|Publication number||US4752704 A|
|Application number||US 06/717,391|
|Publication date||Jun 21, 1988|
|Filing date||Mar 29, 1985|
|Priority date||Mar 30, 1984|
|Also published as||DE3511688A1, DE3511688C2|
|Publication number||06717391, 717391, US 4752704 A, US 4752704A, US-A-4752704, US4752704 A, US4752704A|
|Inventors||Giorgio Baccarani, Carlo Dallavalle|
|Original Assignee||Sgs-Ates Componentic Elettronici S.P.A.|
|Export Citation||BiBTeX, EndNote, RefMan|
|Patent Citations (3), Referenced by (11), Classifications (8), Legal Events (4)|
|External Links: USPTO, USPTO Assignment, Espacenet|
1. Field of the Invention
The present invention relates generally to interface circuits for non-superimposed two-phase timing signal generators, having a pulse waveform of rectangular type and, more particularly, to an interface circuit, using insulated-gate field-effect transistors of the MOS (Metal Oxide Semiconductor) type, designed to suppress the noise caused by fluctuations of the supply voltage in these timing signals and to supply, in this way, low-noise timing signals. The low-noise timing signals can be used to drive the circuits of devices in which low sensitivity to supply voltage variations is an important factor.
2. Discussion of the Related Art
The effect which supply voltage variations have on the output of the circuit being supplied, generally known in the prior art as "power-supply rejection ratio" (PSRR) has become an increasingly important design parameter, particularly in the case of recent circuit structures in which analog and digital sub-systems are used together in an integrated circuit.
In this case it is, in practice, almost impossible to prevent the noise caused in one sub-system by supply voltage variations from introducing noise into the other sub-system.
In this respect, it will be noted, for example, that supply voltage variations deriving from causes inside or outside of the integrated circuit itself, are directly transferred to the digital timing signals supplied by generators supplied with this voltage.
These signals are generally obtained by a simple short-circuiting of the generator circuit output, for specific time intervals, alternately at the positive and the negative terminal of the supply.
The peak-to-peak amplitude of the timing signals is therefore equal to that of the entire supply voltage, which may lead to variations if no suppression is carried out.
The "noise" of the supply source is then transferred, via these digital timing signals, to the digital or analog sub-systems to which they are supplied, thereby impairing the efficiency of the entire system. This problem must also be taken into account in the construction of switched capacitor circuits (SCC), based on elementary circuit structures comprising one capacitor and two or more switches formed by metal-oxide-semiconductor (MOS) field-effect transistors. One plate of the capacitor is alternately brought to two separate reference potentials, which are opposite to one another with respect to a fixed potential at which the other plate is maintained, by means of switches which are controlled by non-superimposed two-phase timing signals having a pulse waveform of rectangular type.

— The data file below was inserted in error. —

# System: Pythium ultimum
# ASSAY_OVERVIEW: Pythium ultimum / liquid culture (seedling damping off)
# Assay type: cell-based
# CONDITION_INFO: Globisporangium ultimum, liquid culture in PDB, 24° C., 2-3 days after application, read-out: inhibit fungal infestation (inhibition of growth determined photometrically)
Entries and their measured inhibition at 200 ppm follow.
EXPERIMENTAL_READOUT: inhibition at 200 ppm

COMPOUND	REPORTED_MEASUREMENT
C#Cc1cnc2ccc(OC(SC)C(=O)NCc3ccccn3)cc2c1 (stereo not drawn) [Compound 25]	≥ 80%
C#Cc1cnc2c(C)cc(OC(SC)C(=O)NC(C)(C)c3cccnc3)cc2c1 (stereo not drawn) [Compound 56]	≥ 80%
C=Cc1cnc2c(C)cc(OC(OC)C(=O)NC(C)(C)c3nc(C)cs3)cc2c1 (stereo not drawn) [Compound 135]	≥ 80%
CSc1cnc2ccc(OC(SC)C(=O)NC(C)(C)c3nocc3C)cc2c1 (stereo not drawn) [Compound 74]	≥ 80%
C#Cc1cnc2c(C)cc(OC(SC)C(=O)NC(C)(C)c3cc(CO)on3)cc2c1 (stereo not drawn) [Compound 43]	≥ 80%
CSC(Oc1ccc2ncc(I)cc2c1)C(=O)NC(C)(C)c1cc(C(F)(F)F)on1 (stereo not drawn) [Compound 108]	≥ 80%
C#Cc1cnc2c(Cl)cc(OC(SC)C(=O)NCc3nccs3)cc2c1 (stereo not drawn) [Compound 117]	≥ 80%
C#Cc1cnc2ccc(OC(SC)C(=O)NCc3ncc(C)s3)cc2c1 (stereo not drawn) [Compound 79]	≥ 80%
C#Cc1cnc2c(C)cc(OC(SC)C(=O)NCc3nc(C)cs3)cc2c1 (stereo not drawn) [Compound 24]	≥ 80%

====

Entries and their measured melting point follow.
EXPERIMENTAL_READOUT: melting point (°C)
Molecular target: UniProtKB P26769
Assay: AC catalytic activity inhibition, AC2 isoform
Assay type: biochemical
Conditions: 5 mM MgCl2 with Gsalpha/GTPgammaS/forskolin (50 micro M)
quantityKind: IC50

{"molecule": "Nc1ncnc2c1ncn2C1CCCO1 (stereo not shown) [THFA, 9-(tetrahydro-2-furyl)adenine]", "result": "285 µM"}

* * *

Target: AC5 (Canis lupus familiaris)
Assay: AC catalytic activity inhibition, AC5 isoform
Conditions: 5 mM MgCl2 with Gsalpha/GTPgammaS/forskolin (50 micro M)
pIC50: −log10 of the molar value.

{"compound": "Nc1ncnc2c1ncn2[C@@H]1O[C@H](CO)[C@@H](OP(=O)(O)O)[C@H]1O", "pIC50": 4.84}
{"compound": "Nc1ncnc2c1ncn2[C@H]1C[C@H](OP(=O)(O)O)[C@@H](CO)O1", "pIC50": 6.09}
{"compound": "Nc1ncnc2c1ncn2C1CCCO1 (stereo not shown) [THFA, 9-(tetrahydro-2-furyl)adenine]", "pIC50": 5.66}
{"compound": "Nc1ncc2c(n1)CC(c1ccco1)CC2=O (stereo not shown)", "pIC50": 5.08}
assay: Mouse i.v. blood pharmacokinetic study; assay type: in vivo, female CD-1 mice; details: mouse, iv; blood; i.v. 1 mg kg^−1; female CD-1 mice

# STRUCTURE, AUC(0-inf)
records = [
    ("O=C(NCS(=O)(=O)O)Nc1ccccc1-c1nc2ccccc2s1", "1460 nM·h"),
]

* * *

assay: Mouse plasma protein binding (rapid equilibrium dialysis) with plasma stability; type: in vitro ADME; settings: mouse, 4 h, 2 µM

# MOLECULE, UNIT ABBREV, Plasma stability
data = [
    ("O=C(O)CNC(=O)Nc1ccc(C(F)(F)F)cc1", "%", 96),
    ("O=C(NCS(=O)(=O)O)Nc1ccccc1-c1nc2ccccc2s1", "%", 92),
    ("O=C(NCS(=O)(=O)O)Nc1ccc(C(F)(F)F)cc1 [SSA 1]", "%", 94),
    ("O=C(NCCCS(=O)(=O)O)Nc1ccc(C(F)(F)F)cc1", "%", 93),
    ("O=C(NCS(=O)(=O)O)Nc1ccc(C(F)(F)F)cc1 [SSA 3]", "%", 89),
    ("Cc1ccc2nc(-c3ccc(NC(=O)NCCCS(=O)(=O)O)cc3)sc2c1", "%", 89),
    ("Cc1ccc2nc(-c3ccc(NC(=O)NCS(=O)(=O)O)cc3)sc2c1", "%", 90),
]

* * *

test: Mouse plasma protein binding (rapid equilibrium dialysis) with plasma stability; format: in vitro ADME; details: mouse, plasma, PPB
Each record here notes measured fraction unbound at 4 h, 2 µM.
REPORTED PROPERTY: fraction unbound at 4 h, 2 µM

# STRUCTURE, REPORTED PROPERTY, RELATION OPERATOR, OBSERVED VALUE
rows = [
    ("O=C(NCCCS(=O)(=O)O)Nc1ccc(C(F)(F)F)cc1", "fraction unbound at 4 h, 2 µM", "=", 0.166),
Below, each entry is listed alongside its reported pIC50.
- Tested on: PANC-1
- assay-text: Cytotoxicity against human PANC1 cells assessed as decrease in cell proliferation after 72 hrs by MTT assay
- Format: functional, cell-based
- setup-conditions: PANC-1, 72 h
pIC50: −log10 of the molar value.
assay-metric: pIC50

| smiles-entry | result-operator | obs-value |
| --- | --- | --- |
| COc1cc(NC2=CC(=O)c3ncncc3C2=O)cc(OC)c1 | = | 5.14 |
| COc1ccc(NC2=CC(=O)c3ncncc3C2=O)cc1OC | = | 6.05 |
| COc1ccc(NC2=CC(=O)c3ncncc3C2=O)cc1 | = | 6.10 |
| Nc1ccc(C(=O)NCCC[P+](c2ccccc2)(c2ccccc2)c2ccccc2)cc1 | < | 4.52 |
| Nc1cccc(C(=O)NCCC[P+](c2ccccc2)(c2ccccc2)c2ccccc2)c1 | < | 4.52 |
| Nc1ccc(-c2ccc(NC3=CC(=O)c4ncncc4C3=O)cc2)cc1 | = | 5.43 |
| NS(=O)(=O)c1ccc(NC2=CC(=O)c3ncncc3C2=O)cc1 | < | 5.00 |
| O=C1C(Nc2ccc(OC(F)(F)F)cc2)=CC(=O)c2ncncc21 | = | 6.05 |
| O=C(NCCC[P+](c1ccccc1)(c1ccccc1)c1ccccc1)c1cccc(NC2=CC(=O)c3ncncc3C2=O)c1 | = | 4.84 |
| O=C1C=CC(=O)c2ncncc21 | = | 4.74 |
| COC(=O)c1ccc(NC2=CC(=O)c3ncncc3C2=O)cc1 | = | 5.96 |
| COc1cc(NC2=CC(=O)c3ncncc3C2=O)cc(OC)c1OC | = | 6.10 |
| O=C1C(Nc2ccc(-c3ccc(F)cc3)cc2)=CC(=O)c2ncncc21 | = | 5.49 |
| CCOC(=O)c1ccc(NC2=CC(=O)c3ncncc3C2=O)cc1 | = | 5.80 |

As is known to persons skilled in the art, these elementary switched capacitor circuit structures are equivalent, as regards their electrical behavior, to a resistance and are particularly suitable for use in the construction of high quality integrated circuit active filters used in transmission systems of PCM (Pulse-Code-Modulation) type.
The use of an equivalent switched capacitor circuit in place of a conventional resistor provides considerable advantages in terms of accurate construction and compact integration and is, moreover, fully compatible with the technologies used for digital integrated circuits.
The use of switched capacitor circuits in monolithically integrated active filters is not only economically advantageous, but also enables these filters to be provided with characteristics which may be better controlled, without the need for subsequent operational calibration.
The advantages set out above would, however, be completely cancelled out if the noise caused by supply voltage variations were transferred to the filter output, by the synchronizing signals for controlling the MOS transistor switches.
The way in which this can happen is shown below with reference to FIG. 1 which takes as its example the known circuit diagram of a switched capacitor differential integrator circuit used as a basic component in the active filters of PCM transmission systems.